The B Minor 7th Chord

B minor 7th chord is one of the most widely used guitar chords, commonly referred to as James Bond or Hitchcock chord because of its use in spy movies.

You can play this chord both in its root position or an inverted variation. To invert, simply move the lowest note up an octave.


Are you looking to add some spice to your chord progressions? Learning the B minor 7th chord could be just what is necessary! One of the more frequently played bar chords, it can often be heard being featured in various songs such as those by Porcupine Tree who frequently incorporate this particular chord into their songs.

The b minor 7th chord is composed of a minor triad and minor seventh. To form this chord, simply lower both third and seventh notes by half step from their original values to produce B, D and F# notes; it also contains A as the flat 7th of B major scale.

As with other chords, b minor 7ths come in various variations. One popular version involves pressing your index finger against every string except E (low E string) while strumming five strings down from A string – this form is known as barre chord and is essential in mastering any style of music.

This chord can also be inverted for more sophisticated songs to add more texture and depth. Simply move the root note up by an octave so it becomes the lowest note in the chord instead of being at its base note position. This form of the b minor 7th can give advanced songs greater texture and depth by shifting its base note up an octave; such songs often employ this variation of it for added effect.

Not only can you choose from multiple chord forms for your b minor 7th chord, but there are also several note interval qualities available to you for use within it – these include diminished, half-diminished, minor, minor-major augmented major, major, and augmented-major interval qualities.

To help select the appropriate note interval quality for your chord, a piano diagram such as that shown below can provide helpful guidance. The first column shows note intervals found within each triad chord quality while the final column displays which chord tone/scale degree you must use.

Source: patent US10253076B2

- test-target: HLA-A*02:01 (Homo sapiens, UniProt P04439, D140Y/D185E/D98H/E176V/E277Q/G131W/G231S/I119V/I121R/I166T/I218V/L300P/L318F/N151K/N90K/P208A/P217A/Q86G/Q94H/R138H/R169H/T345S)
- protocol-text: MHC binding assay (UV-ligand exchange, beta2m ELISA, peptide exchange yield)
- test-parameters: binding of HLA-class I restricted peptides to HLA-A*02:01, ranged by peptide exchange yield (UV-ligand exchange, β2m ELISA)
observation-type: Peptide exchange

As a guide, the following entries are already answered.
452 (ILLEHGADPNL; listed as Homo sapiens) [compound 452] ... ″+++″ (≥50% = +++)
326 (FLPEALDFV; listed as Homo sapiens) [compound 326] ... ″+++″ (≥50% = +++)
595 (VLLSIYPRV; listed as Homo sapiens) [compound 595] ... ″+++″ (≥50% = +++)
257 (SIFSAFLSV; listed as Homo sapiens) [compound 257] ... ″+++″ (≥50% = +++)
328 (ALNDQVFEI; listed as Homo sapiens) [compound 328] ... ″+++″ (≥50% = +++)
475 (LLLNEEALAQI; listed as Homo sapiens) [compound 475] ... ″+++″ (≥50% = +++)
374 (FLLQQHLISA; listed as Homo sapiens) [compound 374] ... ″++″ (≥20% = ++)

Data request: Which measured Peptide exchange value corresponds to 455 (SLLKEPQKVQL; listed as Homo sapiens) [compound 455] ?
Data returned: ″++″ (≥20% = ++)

The B minor 7th chord (Bm7 or Bm7) can often be heard in popular songs. This chord takes the standard composition of a minor chord and adds an untypical flat 7th note for an original sound that sets itself apart from other minor chords. Furthermore, its versatility means it can be played many different ways.

The most straightforward method for playing this chord is as a barre chord, which involves strumming all six strings while placing your thumb over the second fret on the bottom string and first finger over third fret on top string, respectively. Although playing such a barre chord requires extra care to avoid accidentally muzzling adjacent strings that should remain open, with practice it can become an effective means of creating chords like this one.

Suspended chords offer another approach to playing this chord: by replacing its third note with either the 2nd note of the major scale – known as suspended 2nd – or its 4th note – suspended 4th – this technique creates an entirely unique sound from regular triad chords, often used to add tension and drama in music compositions.

Add a flat seventh to the basic chord structure for a dominant 7th chord that can create strong and dramatic soundscapes that work especially well in jazz music. Combine with other chords for interesting and varied sounds.

This chord can be embellished by adding in variations such as minor 7, major 7 and diminished chords to create very distinct sounds and musical phrases.

The b minor 7th chord is an adaptable and frequently-used chord that can fit seamlessly into many musical genres and styles. As an essential addition to any guitarist’s arsenal, learning this chord should be part of their practice regiment; with practice you will quickly master this chord and start creating unique musical phrases on the fretboard!